Aleksey Gorchakov was a son of Prince Ivan Gorchakov and a sister of the noted Russian generalissimo Alexander Suvorov. Born in Moscow, he enlisted in the Lifa Guard Preobrazhensk Regiment in 1774, and began his service several years later in 1781. In 1786 he entered the regular army as a captain and served with distinction (as an adjudant) under his uncle Suvorov in the Turkish War of 1787–92. Gorchakov distinguished himself in the campaigns of 1789 at Akerman, at Ochakov, the latter for which he received the Order of St. George (4th class) as well as being promoted to lieutenant colonel and becoming an adjudant to Prince Potemkin, at Kaumany, at Bender and in the campaign of 1790. In 1790 he was promoted to colonel of Azov regiment. In 1792 he fought in the Poland (Polish–Russian War of 1792) and received the Order of St. Vladimir (4th class).
Gorchakov took part as a general officer in the Italian and Swiss operations of 1799 together with general Rimsky-Korsakov. He returned to Russia afterwards, and became chef of the Neva Musketeer Regiment on 7 February 1800, while serving as the governor of Vryborg as well as the chef of the Vryborg Garrison regiment between March and August in 1800. He then served in the next war against Napoleon in Poland in 1806–1807 (Battle of Heilsberg). He succeeded Barclay de Tolly as the Minister of War in August 1812, and was promoted to general of the infantry on 11 September 1814. Removed from command in December 1815 after another accusation of "embezzlement", he took a discharge in September 1817. Aleksey Gorchakov died in December 1817 in St. Petersburg.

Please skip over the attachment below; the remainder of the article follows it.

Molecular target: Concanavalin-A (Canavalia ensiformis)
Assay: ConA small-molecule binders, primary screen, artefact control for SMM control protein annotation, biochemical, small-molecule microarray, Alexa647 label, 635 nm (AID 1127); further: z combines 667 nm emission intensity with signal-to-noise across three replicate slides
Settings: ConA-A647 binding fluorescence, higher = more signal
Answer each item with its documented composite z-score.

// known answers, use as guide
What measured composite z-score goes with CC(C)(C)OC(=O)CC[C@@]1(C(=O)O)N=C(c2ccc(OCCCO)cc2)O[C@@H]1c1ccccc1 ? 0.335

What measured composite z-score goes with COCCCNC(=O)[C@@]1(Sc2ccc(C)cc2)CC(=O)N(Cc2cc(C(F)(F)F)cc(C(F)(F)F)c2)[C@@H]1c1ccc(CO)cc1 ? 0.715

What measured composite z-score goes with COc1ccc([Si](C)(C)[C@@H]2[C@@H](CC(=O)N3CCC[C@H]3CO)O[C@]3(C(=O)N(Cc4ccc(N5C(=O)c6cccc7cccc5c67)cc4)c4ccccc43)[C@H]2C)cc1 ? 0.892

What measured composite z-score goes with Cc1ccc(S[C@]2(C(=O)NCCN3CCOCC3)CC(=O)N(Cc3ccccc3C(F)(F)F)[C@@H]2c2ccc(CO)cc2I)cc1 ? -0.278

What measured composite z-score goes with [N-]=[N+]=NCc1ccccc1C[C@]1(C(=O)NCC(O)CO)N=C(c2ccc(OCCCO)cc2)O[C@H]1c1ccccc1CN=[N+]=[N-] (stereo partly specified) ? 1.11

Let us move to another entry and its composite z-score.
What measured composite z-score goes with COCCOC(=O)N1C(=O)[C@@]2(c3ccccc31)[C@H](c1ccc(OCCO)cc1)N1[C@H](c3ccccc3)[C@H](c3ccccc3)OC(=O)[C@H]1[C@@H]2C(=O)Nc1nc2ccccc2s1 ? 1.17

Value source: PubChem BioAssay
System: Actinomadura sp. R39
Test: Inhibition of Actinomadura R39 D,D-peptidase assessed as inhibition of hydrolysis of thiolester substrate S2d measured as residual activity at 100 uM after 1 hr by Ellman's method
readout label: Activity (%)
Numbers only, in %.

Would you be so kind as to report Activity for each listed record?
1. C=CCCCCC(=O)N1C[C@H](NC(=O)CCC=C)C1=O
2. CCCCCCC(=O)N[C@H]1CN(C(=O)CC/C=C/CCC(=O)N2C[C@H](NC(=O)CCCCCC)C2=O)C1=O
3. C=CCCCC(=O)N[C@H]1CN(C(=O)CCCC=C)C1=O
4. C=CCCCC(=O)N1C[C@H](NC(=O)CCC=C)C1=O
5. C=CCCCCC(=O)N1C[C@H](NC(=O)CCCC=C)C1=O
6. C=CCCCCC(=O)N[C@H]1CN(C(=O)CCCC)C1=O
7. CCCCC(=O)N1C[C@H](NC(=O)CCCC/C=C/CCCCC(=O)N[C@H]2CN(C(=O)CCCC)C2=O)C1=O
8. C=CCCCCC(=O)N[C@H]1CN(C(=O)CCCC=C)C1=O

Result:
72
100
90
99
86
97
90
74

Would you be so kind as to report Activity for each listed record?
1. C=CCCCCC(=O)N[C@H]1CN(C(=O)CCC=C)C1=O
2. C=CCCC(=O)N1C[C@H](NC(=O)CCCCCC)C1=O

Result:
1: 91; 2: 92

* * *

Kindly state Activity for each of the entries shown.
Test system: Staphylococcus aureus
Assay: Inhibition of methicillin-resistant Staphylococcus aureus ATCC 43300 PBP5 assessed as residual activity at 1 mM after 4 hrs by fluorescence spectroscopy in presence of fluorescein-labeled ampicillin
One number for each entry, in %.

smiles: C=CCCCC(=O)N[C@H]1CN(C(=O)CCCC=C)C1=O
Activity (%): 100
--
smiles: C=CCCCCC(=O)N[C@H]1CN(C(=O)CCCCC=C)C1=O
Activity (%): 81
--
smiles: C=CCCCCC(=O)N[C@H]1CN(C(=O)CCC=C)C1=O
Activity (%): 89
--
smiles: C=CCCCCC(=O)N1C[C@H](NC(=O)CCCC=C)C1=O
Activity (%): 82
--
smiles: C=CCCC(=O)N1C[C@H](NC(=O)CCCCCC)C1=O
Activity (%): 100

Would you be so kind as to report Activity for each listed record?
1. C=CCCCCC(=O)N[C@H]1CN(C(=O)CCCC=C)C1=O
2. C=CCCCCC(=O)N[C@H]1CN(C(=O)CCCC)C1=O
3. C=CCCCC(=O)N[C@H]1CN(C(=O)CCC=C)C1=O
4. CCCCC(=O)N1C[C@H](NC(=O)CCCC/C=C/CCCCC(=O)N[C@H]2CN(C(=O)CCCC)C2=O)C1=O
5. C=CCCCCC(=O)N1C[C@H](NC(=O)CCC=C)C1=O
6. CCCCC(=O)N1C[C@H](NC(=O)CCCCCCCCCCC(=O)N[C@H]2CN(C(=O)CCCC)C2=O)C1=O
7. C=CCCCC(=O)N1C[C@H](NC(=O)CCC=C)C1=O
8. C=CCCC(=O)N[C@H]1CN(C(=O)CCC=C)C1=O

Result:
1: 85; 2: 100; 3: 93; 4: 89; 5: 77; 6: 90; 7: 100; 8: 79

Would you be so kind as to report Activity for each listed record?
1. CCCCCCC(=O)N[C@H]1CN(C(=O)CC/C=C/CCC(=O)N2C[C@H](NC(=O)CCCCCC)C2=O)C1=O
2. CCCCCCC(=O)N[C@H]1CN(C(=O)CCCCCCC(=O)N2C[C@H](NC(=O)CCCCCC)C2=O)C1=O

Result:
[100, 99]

His brother Andrei Ivanovich Gorchakov (1776–1855) was a general in the Russian army who took a conspicuous part in the final campaigns against Napoleon. Their cousin Princess Pelageya Nikolayevna Gorchakov (1762–1838) was fictionalized by her grandson Leo Tolstoy in War and Peace.
Michael Andreas Barclay de Tolly
|Minister of Land Forces
1812 – 1815
- Mikaberidze, Alexander (2005). Russian Officer Corps of the Revolutionary and Napoleonic Wars. Casemate Publishers. pp. 135–136. ISBN 978-1611210026.
- This article includes content derived from the Russian Biographical Dictionary, 1896–1918.